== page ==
Desktop Snapshot 11-27-10 (with some notes)

desktop snapshot 11-27-2010

(Click to enlarge)

My desktop is very minimal by choice. With the move to a solid state drive, I’ve re-evaluated how I manage my applications and data – breaking long standing habits I’ve had since I’ve first owned a Macintosh.

First and foremost, I want to give credit where credit is due. The Mac Performance Guide was absolutely influential on my system overhaul. There’s a wealth of great information on that site that will really help you set up the most effective Mac system out of the box. I find myself going back to this site on an almost weekly basis.

The sections on Optimizing Photoshop Performance are gold, and should not be missed. (And for Photoshop customizations and workflow optimizations, be sure to check out my portfolio blog.)

My 40GB SSD is populated with the operating system and all the applications I use, leaving me with almost 13GB of space free. I call this drive “Boot”, using the methodology outlined in the Boot Drive dogma section of the MPG.

My data files are stored on a separate 7200 RPM SATA drive (called Optimus). Before acquiring the SSD drive, I loaded “Optimus” with the OS, Apps and data. I haven’t removed anything from this drive – it’s my emergency boot drive in case I need it. Applications which typically try to use the main drive for storing its data (like Mail.app for instance) have been redirected to “Optimus” instead of “Boot” – trimming any additional “fat” that would result from storing the data on my SSD.

On the “Bootcamp” drive is my Windows 7 partition. I find myself using Windows 7 very rarely these days – but it is nice to have around when I need it.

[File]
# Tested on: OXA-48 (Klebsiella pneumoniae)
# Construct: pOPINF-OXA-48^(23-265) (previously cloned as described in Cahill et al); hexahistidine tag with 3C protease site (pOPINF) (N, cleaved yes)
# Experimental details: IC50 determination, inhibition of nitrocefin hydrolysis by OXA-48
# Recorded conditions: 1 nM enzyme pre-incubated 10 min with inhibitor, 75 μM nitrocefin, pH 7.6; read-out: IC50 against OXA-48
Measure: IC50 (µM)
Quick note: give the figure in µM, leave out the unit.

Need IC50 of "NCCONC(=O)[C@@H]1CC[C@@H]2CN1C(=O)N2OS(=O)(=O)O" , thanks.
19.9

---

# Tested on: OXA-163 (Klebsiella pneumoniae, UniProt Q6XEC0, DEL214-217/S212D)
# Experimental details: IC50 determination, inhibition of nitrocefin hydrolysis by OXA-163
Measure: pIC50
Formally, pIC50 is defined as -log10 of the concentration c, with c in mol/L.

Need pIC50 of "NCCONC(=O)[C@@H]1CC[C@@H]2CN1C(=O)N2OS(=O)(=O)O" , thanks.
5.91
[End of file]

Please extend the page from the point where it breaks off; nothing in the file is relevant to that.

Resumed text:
“Time Machine”, as the name implies, backs up all the data on “Optimus”. To prevent the Time Machine drive from filling up prematurely, I’ve tweaked Time Machine’s Exclude settings to ignore the Boot Drive, Applications, and other tertiary drives on my system.

Lastly, I have a 750GB drive with 2 partitions. First is a bootable backup partition called “Boot Backup” which is roughly 5GB larger than my SSD drive. Next is “Optimus Backup” which handles a full-copy of “Optimus”. I use Shirt Pocket Software’s SuperDuper to clone both “Boot” and “Optimus” partitions to their respective destinations.

In addition to local back-ups, I also maintain offsite back-ups with a company called BackBlaze. I’ve been very pleased with them so far.

So, there you have it – my new set-up. If you have an SSD in your computer, how do you manage your applications and data? Sound off in the comments below!

-Krishna

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About the author

Krishna Sadasivam creates custom comics and illustrations for organizations, magazines and companies. A champion of comics advocacy, Krishna speaks, blogs, and writes articles on illustration and sequential arts techniques and the importance of the comics medium in both education and brand awareness. His clients have included Microsoft, Mashable, Other World Computing and EE Times. His work has been featured on many notable websites, including TechCrunch, Gizmodo and CNET. His portfolio can be found at krishnadraws.com.

  • Serondrych

    Great desktop, mine is similar, only hard drive icons (no files) and the Dock is almost empty (except some helpful stacked folders)
    Love the Mini Cooper icon, were could I get it? if there’s any chance.
    Cheers!

  • Serondrych

    Hi Krishna, that’s right, I think that a clean desktop is a happy desktop (and user).

    Thanks for the icon, looks great beside my DeLorean TM ;)
    http://austin123.deviantart.com/art/D-lorean-58789202

  • Ahit

    Thats a very good backup setup. :)